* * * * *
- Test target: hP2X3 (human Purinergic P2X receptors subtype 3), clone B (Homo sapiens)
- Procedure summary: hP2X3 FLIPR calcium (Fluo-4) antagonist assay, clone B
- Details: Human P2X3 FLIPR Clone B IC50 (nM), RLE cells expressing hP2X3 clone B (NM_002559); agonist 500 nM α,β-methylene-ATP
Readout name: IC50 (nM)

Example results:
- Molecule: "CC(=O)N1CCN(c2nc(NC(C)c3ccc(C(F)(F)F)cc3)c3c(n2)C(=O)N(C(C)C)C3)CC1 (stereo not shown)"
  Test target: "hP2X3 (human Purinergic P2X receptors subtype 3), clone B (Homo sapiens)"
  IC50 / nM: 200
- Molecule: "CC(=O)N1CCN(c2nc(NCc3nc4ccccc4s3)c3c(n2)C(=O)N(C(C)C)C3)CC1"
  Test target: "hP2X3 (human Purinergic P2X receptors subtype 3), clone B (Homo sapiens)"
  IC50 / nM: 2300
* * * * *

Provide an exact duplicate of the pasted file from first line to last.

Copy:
- Test target: hP2X3 (human Purinergic P2X receptors subtype 3), clone B (Homo sapiens)
- Procedure summary: hP2X3 FLIPR calcium (Fluo-4) antagonist assay, clone B
- Details: Human P2X3 FLIPR Clone B IC50 (nM), RLE cells expressing hP2X3 clone B (NM_002559); agonist 500 nM α,β-methylene-ATP
Readout name: IC50 (nM)

Example results:
- Molecule: "CC(=O)N1CCN(c2nc(NC(C)c3ccc(C(F)(F)F)cc3)c3c(n2)C(=O)N(C(C)C)C3)CC1 (stereo not shown)"
  Test target: "hP2X3 (human Purinergic P2X receptors subtype 3), clone B (Homo sapiens)"
  IC50 / nM: 200
- Molecule: "CC(=O)N1CCN(c2nc(NCc3nc4ccccc4s3)c3c(n2)C(=O)N(C(C)C)C3)CC1"
  Test target: "hP2X3 (human Purinergic P2X receptors subtype 3), clone B (Homo sapiens)"
  IC50 / nM: 2300